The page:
Wednesday, December 07, 2005

Clash of Civilizations

Kevin Sites turns over his "Hot Zone" feature this week to a remarkable column, first published in November in the London-based Arab newspaper Asharq al-Awsat, by Mona Eltahawy:

When the planes flew into the World Trade Center in New York on Sept. 11, 2001, I lived in Seattle, on the other side of America.

My brother and his wife were visiting me. We did not leave the house for two days because we were worried that Americans angry at Muslims would attack my sister-in-law, who wore a hijab.

On Sept. 13, 2001, one such angry American, Patrick Cunningham, tried to start a fire in my local mosque's garage. When two Muslims coming out from Isha prayers tried to stop him, Cunningham -- who was drunk -- tried to shoot them but missed. He was arrested and put on trial and eventually jailed.

But he is not important.

What was more important were the flowers and messages of support that flooded the mosque when news spread of the attempted attack. And from that night on and for weeks more, neighborhood men and women holding signs that read "Muslims are Americans" stood on 24-hour guard outside the mosque.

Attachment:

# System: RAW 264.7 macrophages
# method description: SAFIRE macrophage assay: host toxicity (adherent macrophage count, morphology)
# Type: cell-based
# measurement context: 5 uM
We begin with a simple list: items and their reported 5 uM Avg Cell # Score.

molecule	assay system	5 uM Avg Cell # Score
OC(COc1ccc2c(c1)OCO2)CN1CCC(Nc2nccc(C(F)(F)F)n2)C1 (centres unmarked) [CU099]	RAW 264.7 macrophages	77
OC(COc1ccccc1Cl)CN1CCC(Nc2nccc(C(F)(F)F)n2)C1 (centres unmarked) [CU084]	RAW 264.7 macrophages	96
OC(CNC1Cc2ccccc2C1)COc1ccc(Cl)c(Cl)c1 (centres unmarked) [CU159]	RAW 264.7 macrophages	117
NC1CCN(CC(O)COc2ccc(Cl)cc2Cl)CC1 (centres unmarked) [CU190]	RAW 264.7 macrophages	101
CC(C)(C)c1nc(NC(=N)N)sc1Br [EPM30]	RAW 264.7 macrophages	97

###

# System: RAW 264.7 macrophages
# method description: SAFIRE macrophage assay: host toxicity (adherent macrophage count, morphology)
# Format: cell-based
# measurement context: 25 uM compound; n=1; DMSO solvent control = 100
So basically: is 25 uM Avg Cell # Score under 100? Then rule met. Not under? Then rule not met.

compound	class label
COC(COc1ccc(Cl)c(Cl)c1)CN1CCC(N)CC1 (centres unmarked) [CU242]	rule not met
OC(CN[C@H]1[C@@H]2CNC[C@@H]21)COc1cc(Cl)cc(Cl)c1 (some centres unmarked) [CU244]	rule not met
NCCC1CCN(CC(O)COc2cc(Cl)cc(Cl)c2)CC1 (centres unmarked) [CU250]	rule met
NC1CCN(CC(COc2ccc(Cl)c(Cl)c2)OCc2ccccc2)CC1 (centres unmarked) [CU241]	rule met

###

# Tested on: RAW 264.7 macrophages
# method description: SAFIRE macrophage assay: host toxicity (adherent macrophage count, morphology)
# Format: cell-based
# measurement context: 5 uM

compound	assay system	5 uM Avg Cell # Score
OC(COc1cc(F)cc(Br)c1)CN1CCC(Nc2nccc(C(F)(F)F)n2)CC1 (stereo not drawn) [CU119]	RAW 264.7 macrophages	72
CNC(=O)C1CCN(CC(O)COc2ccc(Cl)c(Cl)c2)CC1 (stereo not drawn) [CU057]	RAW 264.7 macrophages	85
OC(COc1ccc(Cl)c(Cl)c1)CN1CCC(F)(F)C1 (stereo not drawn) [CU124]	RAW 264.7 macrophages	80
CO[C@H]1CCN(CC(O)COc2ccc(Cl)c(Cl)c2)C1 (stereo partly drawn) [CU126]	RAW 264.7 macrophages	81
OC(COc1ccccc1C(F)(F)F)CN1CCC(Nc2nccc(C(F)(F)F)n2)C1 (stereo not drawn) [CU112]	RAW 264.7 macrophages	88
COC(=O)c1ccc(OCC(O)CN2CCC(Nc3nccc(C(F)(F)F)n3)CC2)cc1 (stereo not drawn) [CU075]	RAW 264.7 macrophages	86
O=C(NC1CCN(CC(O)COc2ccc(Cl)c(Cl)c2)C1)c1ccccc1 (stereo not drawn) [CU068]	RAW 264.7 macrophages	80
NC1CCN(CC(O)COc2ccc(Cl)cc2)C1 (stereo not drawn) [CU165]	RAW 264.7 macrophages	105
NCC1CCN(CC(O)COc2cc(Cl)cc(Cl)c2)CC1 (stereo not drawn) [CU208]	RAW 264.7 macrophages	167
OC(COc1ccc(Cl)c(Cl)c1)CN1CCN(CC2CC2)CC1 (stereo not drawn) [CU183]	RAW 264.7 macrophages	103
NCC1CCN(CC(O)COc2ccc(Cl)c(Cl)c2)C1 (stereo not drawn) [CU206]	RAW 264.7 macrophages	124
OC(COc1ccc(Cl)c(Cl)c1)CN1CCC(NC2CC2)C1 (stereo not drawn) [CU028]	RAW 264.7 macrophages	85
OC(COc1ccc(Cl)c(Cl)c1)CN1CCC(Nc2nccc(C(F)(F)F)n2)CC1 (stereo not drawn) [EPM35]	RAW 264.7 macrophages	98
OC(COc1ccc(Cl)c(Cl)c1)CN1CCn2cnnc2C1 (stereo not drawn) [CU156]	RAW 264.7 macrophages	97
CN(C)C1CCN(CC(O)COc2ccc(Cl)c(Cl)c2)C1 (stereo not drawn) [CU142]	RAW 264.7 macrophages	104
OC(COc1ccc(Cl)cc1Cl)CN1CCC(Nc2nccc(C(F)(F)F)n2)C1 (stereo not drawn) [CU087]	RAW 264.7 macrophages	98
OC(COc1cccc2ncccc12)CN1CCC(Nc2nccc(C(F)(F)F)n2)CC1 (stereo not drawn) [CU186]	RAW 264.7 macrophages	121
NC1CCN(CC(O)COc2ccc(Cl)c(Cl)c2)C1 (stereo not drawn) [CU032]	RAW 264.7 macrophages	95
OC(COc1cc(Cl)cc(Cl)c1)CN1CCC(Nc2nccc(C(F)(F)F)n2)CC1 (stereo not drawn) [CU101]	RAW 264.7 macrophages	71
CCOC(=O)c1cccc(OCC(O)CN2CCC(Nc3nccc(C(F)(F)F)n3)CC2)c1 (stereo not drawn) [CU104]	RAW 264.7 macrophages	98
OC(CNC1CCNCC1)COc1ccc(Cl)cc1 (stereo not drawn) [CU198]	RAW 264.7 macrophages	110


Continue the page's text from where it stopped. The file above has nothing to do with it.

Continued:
I have waited to hear that Muslims who live near St. George's Church in Alexandria (Egypt) organized a similar patrol to protect it.

The church has been a target of Muslim anger over a play deemed offensive to Islam that was performed there two years ago. This culminated in riots after Friday prayers on Oct. 21 in which three people died and dozens were injured when riot police fired tear gas and used batons to dispel 5,000 Muslim protestors away from the church. A nun was stabbed a few days earlier.

But ahead of Friday prayers on Oct. 28, it was just hundreds of riot troops who guarded the church.

It looked like the church was under siege. Instead, it is the belief in minority rights that is under siege -- not just in Egypt but throughout the Arab world.

It's remarkable, too, that a human being so virtuous and intelligent as Ms. Eltahawy should feel compelled to write, "We should not be deterred from calling for minority rights just because the Bush administration or anyone else issues similar calls on our countries to respect those rights." But that's the state of the world we live in, where "anti-American" is the greatest virtue in too many places.

Now, what would really be a sign of progress is if such a column could be published not on an American Web site or in a British ex-pat newspaper, but in Arabic, in the Islamic Middle East.